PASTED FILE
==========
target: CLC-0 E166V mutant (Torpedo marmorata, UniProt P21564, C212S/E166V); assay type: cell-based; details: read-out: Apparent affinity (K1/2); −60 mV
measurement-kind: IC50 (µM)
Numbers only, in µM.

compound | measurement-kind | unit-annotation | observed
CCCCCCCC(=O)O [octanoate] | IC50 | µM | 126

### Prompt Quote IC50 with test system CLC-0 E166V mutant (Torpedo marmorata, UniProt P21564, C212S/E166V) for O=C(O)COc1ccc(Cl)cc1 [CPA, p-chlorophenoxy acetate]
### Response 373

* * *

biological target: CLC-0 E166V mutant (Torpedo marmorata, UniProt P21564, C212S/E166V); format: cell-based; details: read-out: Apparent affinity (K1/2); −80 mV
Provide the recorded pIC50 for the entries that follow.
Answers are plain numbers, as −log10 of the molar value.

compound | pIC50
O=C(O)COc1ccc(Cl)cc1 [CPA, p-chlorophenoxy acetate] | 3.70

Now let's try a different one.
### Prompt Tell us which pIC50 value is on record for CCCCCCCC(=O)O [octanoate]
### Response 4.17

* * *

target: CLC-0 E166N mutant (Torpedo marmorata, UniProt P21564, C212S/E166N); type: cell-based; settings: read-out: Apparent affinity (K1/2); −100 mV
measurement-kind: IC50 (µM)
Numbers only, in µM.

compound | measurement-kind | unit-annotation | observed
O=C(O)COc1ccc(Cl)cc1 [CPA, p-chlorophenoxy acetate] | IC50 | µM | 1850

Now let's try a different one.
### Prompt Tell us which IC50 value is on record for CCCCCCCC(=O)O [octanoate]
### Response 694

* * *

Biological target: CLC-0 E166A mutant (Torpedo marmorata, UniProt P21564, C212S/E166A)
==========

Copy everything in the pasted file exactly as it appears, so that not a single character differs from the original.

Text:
target: CLC-0 E166V mutant (Torpedo marmorata, UniProt P21564, C212S/E166V); assay type: cell-based; details: read-out: Apparent affinity (K1/2); −60 mV
measurement-kind: IC50 (µM)
Numbers only, in µM.

compound | measurement-kind | unit-annotation | observed
CCCCCCCC(=O)O [octanoate] | IC50 | µM | 126

### Prompt Quote IC50 with test system CLC-0 E166V mutant (Torpedo marmorata, UniProt P21564, C212S/E166V) for O=C(O)COc1ccc(Cl)cc1 [CPA, p-chlorophenoxy acetate]
### Response 373

* * *

biological target: CLC-0 E166V mutant (Torpedo marmorata, UniProt P21564, C212S/E166V); format: cell-based; details: read-out: Apparent affinity (K1/2); −80 mV
Provide the recorded pIC50 for the entries that follow.
Answers are plain numbers, as −log10 of the molar value.

compound | pIC50
O=C(O)COc1ccc(Cl)cc1 [CPA, p-chlorophenoxy acetate] | 3.70

Now let's try a different one.
### Prompt Tell us which pIC50 value is on record for CCCCCCCC(=O)O [octanoate]
### Response 4.17

* * *

target: CLC-0 E166N mutant (Torpedo marmorata, UniProt P21564, C212S/E166N); type: cell-based; settings: read-out: Apparent affinity (K1/2); −100 mV
measurement-kind: IC50 (µM)
Numbers only, in µM.

compound | measurement-kind | unit-annotation | observed
O=C(O)COc1ccc(Cl)cc1 [CPA, p-chlorophenoxy acetate] | IC50 | µM | 1850

Now let's try a different one.
### Prompt Tell us which IC50 value is on record for CCCCCCCC(=O)O [octanoate]
### Response 694

* * *

Biological target: CLC-0 E166A mutant (Torpedo marmorata, UniProt P21564, C212S/E166A)